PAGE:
Over the years the 540 families in the camp became 20,000 people, living on 203 dunams (roughly 500 acres), and now they are once again slated to be moved. This time the intention is not to move them physically, but rather to move the separation wall in the area in a way that will put the camp outside the municipal jurisdiction of Jerusalem. Despite the blue Israeli identity cards held by residents of Shuafat, the Israeli authorities have now decided that they are not in fact Jerusalemites.
Were the situation not so sad, it might be quite funny: Just when the negative immigration from Jerusalem is being totted up and the number of leavers is being counted (17,000 men and women this year), 20,000 people are waging a determined struggle for their right to remain in the capital.
But these people, Palestinians, are not wanted. There is no better proof of this than the separation fence that is planned to cut the neighborhood off from Jerusalem. In the meantime their case is being clarified in the High Court of Justice, the Ir Amim association is helping them in their public struggle and the fence at their doorstep is standing unfinished.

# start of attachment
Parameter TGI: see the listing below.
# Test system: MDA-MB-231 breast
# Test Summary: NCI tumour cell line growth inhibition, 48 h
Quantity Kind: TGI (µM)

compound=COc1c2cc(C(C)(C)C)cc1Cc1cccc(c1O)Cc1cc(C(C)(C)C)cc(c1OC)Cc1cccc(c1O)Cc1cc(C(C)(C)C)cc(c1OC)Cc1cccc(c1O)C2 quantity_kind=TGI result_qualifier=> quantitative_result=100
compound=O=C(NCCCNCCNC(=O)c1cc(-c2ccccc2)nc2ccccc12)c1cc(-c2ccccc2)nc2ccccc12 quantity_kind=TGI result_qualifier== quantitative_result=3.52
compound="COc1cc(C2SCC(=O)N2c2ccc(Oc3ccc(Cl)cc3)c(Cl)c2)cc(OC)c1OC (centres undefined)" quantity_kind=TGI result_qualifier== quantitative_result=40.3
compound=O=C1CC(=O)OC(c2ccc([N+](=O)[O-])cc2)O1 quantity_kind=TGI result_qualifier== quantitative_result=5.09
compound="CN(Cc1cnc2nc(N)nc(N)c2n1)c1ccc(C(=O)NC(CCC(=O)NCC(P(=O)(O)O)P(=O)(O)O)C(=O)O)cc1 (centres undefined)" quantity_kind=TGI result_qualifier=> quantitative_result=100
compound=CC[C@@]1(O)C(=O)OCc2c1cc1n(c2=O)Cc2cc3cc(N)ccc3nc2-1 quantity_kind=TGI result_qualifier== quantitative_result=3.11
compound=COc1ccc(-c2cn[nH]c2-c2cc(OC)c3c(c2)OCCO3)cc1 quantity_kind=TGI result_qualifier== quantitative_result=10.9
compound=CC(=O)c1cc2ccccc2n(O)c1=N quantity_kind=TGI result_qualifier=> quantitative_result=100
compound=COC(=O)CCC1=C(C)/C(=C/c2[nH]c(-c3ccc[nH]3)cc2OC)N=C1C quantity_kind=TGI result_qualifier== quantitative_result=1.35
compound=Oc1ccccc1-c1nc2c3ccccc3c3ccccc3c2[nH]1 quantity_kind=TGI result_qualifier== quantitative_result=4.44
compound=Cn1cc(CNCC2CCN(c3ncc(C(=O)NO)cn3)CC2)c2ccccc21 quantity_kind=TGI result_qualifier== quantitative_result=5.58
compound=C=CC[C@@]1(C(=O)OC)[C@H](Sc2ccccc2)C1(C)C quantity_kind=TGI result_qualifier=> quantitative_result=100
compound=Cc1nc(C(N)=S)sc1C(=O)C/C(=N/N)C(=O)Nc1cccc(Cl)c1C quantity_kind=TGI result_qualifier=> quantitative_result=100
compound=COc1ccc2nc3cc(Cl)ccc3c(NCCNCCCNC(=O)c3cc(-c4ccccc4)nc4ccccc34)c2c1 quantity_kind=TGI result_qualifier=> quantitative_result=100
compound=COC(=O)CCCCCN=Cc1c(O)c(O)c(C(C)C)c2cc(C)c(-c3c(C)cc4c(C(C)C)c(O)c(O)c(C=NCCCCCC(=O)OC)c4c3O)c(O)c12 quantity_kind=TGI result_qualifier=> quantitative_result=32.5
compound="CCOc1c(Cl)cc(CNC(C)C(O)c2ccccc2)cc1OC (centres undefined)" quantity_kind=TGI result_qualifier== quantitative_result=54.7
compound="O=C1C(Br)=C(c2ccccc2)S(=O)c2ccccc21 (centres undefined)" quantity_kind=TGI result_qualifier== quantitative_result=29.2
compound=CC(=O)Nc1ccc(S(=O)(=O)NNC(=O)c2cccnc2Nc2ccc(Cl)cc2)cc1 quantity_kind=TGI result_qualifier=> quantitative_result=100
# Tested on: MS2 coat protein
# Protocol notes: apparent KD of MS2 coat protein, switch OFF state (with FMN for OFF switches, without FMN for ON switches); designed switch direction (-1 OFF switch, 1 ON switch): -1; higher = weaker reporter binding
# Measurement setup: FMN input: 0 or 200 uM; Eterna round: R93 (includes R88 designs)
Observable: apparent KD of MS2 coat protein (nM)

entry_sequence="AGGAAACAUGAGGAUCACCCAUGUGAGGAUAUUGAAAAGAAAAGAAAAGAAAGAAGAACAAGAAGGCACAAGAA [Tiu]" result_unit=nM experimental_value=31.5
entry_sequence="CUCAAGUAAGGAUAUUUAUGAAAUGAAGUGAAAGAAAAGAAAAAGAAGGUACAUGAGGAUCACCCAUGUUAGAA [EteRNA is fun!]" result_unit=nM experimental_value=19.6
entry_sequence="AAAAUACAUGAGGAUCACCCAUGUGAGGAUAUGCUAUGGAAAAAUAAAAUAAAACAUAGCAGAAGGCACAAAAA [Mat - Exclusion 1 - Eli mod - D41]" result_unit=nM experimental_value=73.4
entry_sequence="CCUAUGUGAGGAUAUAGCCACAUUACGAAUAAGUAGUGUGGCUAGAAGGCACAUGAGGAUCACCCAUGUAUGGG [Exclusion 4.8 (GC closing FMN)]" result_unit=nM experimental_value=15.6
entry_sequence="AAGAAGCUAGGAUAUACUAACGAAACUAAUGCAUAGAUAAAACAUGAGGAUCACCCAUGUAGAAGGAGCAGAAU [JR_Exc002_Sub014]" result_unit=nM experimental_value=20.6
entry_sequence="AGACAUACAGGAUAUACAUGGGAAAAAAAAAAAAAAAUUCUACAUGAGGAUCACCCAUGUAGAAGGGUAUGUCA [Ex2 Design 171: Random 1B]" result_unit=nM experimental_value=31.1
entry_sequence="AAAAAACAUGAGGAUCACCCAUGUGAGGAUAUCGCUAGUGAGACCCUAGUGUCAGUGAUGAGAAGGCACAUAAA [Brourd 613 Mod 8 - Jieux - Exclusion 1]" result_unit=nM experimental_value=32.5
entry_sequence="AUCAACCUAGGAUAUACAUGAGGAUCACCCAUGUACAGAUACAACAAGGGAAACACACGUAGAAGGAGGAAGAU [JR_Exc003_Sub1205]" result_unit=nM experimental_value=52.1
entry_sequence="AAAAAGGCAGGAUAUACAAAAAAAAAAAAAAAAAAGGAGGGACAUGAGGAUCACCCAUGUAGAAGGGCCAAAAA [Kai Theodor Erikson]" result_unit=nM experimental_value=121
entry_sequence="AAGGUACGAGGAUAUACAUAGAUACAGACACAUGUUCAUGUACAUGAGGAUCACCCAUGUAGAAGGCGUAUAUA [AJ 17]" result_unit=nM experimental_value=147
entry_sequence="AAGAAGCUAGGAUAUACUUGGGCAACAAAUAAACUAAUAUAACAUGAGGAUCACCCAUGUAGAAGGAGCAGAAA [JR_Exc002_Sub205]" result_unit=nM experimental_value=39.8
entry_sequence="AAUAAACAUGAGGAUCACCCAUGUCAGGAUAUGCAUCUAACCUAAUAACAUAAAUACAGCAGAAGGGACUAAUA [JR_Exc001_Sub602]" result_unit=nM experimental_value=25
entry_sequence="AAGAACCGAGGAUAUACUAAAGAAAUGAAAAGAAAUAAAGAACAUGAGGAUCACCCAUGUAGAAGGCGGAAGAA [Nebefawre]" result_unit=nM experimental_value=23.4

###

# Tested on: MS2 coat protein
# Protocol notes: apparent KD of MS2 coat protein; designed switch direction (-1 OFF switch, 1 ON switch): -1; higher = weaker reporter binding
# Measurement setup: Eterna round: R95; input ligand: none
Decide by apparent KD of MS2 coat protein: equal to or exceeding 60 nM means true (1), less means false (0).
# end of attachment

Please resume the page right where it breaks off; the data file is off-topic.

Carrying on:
Truth be told, Shuafat residents don't get much from being part of Jerusalem. Everyday matters in the camp are run by the UN, not by the Jerusalem municipality. Perhaps it is better thus: The inhabitants of adjacent Ras Hamis, also residents of Jerusalem who are about to be transferred to the territories by the fence, are served by the municipality. That is to say, they aren't served. Many of them leave their garbage on the boundary between their neighborhood and the refugee camp so that the UN will collect what the municipality ignores.
Dibs says that in fact he would like to celebrate Jerusalem Day, but not the one that is being celebrated now. "To be a Jerusalemite - for me that's everything," he says. "I was born here and I grew up here and all my family is from here. I have someone in every neighborhood of the city - Beit Safafa, Beit Hanina, Jabal Mukaber. There is no road that I don't know and not a day goes by when I don't go up to pray at Al-Aqsa. I know all that talk about how we want to remain Jerusalemites because of the National Insurance, because of the benefits. That's nonsense. We pay more than we get. I don't want money, I want control. I want Jerusalem as my capital city. I want the Palestinians to control it, not the Israelis and not the Jordanians. Just us. And I am talking about the 1967 borders, not about the whole city. I heard that [Prime Minister] Ehud Olmert says that the camp is not part of Jerusalem. What is that supposed to mean? The camp is part of Shuafat and Shuafat is Jerusalem. Where is he bringing that history from? I am more of a Jerusalemite than he is."